Usually the next line I hear is: "I guess it doesn't really matter because you live in New York." It is true that the city has some of the best transportation in the world, with a 24-hour subway system that reaches four boroughs, and buses to fill all the gaps in between. And for those times when New York's MTA can't quite cut it, there's a plethora of for-hire cars roaming the streets, which have only gotten easier to hail thanks to apps like Uber, Lyft and Curb. We also have bike sharing now. And Car2Go. And when we can, we walk.
It's easy to dismiss New York as an exception. Ditto for San Francisco. Except that they're not. Public-transportation use is up across the United States in cities as disparate as Albany, Minneapolis, Tampa and even Wenatchee, Washington. In 2014, the American Public Transportation Association reported 10.8 billion trips taken -- the highest number in 58 years. That number is only set to grow even further as cities gain new residents -- eight of the 10 largest gains were cities in Texas like San Antonio and Houston.
However, car culture isn't going away anytime soon in the US. Though people seem to be buying fewer passenger vehicles and sales might be leveling off, sales of trucks and other more commercial autos are still going strong -- probably because these aren't as easily eschewed or replaced. We're still big on cars, and government policy isn't looking likely to change any time soon: The federal budget proposed last week cuts transportation funding 20 percent, putting projects like Seattle's light-rail extension and San Francisco's new Transbay crossing at risk.
We may never fully get around to building the infrastructure needed to create a carless or even car-light society. We heavily invested in building out the highway system back in the '30s at the expense of public transit -- you might remember the conspiracy to dismantle L.A.'s streetcar system as a plot point in Who Framed Roger Rabbit? -- but it's something that actually happened to some extent.
The attachment to cars in this country makes sense when you consider that one of the most common jobs in more than 20 states is truck driver; it's not a career that can be exported to another country like so many manufacturing positions. We've come to romanticize the idea of just hopping in our own personal vehicle and going where the highway leads. Final Fantasy XV even based its story around a group of boys on a road trip.
There's also a certain level of invisibility for car-free people: For starters, they tend to be from a lower income bracket -- a study from 2007 shows them averaging $39,000 per year vs. $44,000 for the general population. That difference partially explains why so many struggling millennials have forgone the idea.
Age and income combine to make transit users politically weaker than their car-using counterparts, meaning that politicians tend to be averse to improving our infrastructure: It's a lot of money spent on something that is unlikely to benefit most of their base. At least until that base gets too old to drive: Senior citizens make up about 2.2 percent of transit users, and with baby boomers reaching retirement age, that number will only grow.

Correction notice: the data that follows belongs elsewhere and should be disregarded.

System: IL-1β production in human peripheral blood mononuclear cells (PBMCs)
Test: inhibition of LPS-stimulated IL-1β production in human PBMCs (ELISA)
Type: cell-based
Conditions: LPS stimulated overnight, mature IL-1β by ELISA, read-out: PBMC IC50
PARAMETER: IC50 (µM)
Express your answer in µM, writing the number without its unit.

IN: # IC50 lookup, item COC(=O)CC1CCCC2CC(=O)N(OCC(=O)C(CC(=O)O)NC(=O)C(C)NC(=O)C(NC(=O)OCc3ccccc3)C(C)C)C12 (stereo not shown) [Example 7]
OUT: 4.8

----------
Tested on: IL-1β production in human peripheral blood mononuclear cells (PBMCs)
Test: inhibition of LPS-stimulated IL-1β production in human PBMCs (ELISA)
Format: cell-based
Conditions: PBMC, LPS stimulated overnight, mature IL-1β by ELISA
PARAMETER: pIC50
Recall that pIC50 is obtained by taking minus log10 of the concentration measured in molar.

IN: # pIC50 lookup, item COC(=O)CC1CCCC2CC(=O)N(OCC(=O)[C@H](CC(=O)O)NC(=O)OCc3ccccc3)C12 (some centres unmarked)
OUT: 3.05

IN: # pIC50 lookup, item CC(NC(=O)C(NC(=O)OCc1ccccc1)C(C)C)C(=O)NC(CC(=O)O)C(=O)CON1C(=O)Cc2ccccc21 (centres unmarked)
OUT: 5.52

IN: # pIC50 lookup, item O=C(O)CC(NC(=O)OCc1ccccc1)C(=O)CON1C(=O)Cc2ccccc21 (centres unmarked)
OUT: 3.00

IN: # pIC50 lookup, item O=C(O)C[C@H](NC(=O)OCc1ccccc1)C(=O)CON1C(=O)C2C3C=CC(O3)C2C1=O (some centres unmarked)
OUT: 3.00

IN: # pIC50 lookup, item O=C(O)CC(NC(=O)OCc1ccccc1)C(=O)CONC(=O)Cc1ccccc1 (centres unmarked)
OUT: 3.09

With so many people besides me leaning away from car use, then, how is that car culture adapting? Well, it depends on where you live. For many cities, it's as simple as adding more service to an existing transit system. Some have taken the step of expanding their train lines, like the Silver Line in D.C., or the Second Avenue Subway in New York. A few towns, like Brunswick in Maine, are experimenting with public transit for the first time. But they aren't expanding as quickly as demand, mostly because it's tough to get the budget and contracts in place quickly.
For years public services have been supplemented with things like New York's dollar vans, where private drivers hustle for fares as part of an informal shadow system. But now the tech sector is stepping in, aiming to disrupt transportation and make a little cash in the process.
In addition to the ride-hailing apps mentioned above, there's even a service, Skedaddle, that lets you book entire buses. Companies have taken shots at running their own transit lines as well, like Leap and Chariot. These haven't entirely taken off -- partially because they're being done in cities that already have robust, functional systems the services are competing with (they barely even touch New York because it would fail super-hard). But when they fill a real gap, they can be successful; as much as we love to hate them, the tech buses of Silicon Valley are an example of private industry stepping up where public systems falter.
The transportation revolution is coming as devices too. Last month I previewed a robot intended for carrying cargo, which could help people shop and companies make deliveries, taking vehicles off the road. But perhaps the biggest disruptor is the advent of driverless vehicles. They're being tested now, with a relatively low rate of accidents (and presumably less as these vehicles increase and can communicate with each other). It's a scary future if you depend on truck driving for your livelihood. But if you or your loved ones have ever been in a crash, it's a godsend. And for people like me who don't know how to drive, it's a portent that I may never have to.
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Images: Getty (Crosswalk); Getty (Truck); Richard Levine/Getty Images (Subway); Josh Edelson/AFP/Getty Images (Bus)